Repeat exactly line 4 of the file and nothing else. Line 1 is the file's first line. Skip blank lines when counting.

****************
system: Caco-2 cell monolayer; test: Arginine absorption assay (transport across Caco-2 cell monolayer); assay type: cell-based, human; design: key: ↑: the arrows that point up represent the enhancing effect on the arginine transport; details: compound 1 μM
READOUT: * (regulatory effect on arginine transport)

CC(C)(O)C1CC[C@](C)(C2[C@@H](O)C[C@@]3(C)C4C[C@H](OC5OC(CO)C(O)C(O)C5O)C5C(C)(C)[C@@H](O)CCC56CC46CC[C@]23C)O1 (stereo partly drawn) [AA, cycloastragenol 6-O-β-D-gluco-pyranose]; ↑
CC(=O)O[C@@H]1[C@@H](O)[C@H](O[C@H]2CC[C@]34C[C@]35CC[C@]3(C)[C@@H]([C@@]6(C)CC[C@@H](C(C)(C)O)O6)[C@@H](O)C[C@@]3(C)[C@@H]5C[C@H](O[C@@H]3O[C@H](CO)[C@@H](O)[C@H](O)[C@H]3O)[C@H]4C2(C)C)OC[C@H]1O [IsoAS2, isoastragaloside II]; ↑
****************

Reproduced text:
CC(=O)O[C@@H]1[C@@H](O)[C@H](O[C@H]2CC[C@]34C[C@]35CC[C@]3(C)[C@@H]([C@@]6(C)CC[C@@H](C(C)(C)O)O6)[C@@H](O)C[C@@]3(C)[C@@H]5C[C@H](O[C@@H]3O[C@H](CO)[C@@H](O)[C@H](O)[C@H]3O)[C@H]4C2(C)C)OC[C@H]1O [IsoAS2, isoastragaloside II]; ↑